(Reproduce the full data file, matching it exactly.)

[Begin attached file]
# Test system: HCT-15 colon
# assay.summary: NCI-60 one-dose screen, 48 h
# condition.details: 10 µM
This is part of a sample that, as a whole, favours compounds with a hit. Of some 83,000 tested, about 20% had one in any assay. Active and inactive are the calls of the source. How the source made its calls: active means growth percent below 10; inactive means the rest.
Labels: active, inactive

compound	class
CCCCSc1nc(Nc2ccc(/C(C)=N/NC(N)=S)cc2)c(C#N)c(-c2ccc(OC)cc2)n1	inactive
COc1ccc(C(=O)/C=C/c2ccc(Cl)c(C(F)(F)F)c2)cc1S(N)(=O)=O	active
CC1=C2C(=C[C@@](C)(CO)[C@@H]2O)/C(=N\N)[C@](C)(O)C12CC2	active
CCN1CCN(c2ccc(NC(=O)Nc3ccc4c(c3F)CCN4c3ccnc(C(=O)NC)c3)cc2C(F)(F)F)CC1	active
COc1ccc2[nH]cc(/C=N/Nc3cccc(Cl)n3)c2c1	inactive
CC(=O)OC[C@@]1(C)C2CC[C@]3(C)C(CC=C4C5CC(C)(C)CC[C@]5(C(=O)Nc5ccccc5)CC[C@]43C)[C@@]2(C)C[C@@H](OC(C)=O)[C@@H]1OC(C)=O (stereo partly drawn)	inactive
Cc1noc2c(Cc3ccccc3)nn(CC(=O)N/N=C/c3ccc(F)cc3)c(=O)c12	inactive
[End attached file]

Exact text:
# Test system: HCT-15 colon
# assay.summary: NCI-60 one-dose screen, 48 h
# condition.details: 10 µM
This is part of a sample that, as a whole, favours compounds with a hit. Of some 83,000 tested, about 20% had one in any assay. Active and inactive are the calls of the source. How the source made its calls: active means growth percent below 10; inactive means the rest.
Labels: active, inactive

compound	class
CCCCSc1nc(Nc2ccc(/C(C)=N/NC(N)=S)cc2)c(C#N)c(-c2ccc(OC)cc2)n1	inactive
COc1ccc(C(=O)/C=C/c2ccc(Cl)c(C(F)(F)F)c2)cc1S(N)(=O)=O	active
CC1=C2C(=C[C@@](C)(CO)[C@@H]2O)/C(=N\N)[C@](C)(O)C12CC2	active
CCN1CCN(c2ccc(NC(=O)Nc3ccc4c(c3F)CCN4c3ccnc(C(=O)NC)c3)cc2C(F)(F)F)CC1	active
COc1ccc2[nH]cc(/C=N/Nc3cccc(Cl)n3)c2c1	inactive
CC(=O)OC[C@@]1(C)C2CC[C@]3(C)C(CC=C4C5CC(C)(C)CC[C@]5(C(=O)Nc5ccccc5)CC[C@]43C)[C@@]2(C)C[C@@H](OC(C)=O)[C@@H]1OC(C)=O (stereo partly drawn)	inactive
Cc1noc2c(Cc3ccccc3)nn(CC(=O)N/N=C/c3ccc(F)cc3)c(=O)c12	inactive